Wall Street Times

Virtual reality brings new vision to workplace training

Virtual Reality
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Imagine that a robot avatar of you has been sent to Mars. In this computer-simulated virtual reality (VR) environment, there are other people nearby who are also moving about as robots.

To escape the planet in a space pod, you must cooperate to overcome a lot of obstacles. Only if all of the robots are able to escape, not if one or two of them take off on their own, is the mission considered a success.

But this isn’t a video game. Instead, you and your coworkers are participating in a training session while donning VR headsets.

As far as days go, it certainly seem more enjoyable than spending hours upon hours listening to your executives discuss the amazing ideas their organization has for the upcoming

The Apollo team-building activity, which simulates a voyage to Mars, was developed by the UK company Jenson8, which specializes in VR-based training platforms.

In the simulation, each working team has three or four tries to figure out how to break away. Apollo can be experienced by participants in a variety of ways, such as a leader, a typical robot, or an observer.

The group is then asked to discuss the various factors that contributed to their success or failure after the Virtual reality goggles have been removed.

Millions of workers were introduced to remote work and video meetings during pandemic lockdowns, and now training is altering as well.

We’ve all learned that we don’t actually need to be in the same place for meetings thanks to the regular Zoom sessions we’ve been having since March 2020. And training courses increasingly follow the same trend.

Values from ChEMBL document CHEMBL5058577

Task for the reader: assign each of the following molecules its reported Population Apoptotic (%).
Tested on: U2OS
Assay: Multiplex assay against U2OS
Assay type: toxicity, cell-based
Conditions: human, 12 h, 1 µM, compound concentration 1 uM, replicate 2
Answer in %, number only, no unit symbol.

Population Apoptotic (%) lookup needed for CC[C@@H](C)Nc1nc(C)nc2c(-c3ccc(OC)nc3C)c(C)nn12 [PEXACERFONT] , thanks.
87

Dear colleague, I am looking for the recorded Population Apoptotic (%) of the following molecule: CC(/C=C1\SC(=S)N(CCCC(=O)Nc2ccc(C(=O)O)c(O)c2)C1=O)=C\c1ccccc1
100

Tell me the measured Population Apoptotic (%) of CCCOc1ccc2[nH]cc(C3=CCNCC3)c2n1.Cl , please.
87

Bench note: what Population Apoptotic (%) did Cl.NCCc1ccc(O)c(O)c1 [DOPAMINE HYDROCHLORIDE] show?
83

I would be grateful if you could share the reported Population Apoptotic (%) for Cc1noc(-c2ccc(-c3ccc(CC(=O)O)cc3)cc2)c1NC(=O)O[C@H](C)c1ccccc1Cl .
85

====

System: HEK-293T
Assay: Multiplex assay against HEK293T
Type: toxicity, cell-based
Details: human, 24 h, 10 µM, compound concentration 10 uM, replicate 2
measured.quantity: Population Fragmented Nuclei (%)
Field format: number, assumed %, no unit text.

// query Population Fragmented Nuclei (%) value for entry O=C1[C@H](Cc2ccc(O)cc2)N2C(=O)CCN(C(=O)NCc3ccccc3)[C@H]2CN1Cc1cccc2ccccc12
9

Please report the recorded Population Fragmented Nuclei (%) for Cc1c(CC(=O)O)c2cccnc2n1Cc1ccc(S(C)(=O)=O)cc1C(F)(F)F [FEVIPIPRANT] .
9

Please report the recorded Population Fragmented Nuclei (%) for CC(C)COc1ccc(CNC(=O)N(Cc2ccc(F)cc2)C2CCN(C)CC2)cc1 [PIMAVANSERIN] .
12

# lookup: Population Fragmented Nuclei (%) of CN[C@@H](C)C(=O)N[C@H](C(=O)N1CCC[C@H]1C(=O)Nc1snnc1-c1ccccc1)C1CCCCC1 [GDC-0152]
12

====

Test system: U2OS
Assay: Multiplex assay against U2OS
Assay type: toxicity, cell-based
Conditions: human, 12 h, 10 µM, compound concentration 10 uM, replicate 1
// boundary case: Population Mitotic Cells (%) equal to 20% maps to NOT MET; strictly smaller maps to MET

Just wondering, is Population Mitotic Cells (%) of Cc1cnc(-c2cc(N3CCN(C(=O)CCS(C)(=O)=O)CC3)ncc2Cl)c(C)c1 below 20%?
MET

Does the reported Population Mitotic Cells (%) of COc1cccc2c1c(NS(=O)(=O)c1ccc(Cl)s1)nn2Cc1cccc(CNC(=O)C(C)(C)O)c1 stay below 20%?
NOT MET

When you factor in VR technology’s continued development, more and more companies are requiring their employees to don VR goggles whenever they need to take an awayday or have their skills and expertise updated.

At Bank of America, Mike Wynn is in charge of VR-based training. He claims that younger workers are especially drawn to it since they are accustomed to the technology from years of playing immersive video games with virtual reality.

But is there any proof that virtual reality training is more successful?

According to a research conducted last year by accounting behemoth PricewaterhouseCoopers, employees who learn in virtual reality do so four times more quickly than if they are in a classroom. The study also discovered that workers were 1.5 times more attentive in VR classes.

The head of VR technologies at fellow multinational accounting firm Ernst & Young is Edwina Fitzmaurice. According to her, another advantage of VR-based training is that users can continue practicing more conveniently.

Others have noted that virtual reality training is frequently more affordable and secure than traditional training, especially if you are instructing someone to perform a hazardous task. Someone can experience a VR simulation before to entering a high-risk environment as an oil rig, chemical plant, or hospital emergency room.

In addition, rather than using a human instructor, many VR training systems provide feedback to the user. VirtualSpeech, a company based in London that provides VR-based training for leadership and public speaking, is one such supplier.

Negative input from a computer is reportedly received more kindly by some people. And according to Sophie Thompson, the founder and CEO of VirtualSpeech, computers are frequently more effective at providing it.

VR training does not, however, come without its detractors. For instance, some users are believed to experience discomfort while using virtual reality goggles, or it causes them to feel dizzy or queasy; other users report headaches or eyestrain.

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Ms. Fitzmaurice of Ernst & Young concurs that the industry requires additional oversight. “Getting the balance between governance and innovation right is the key,” she asserts.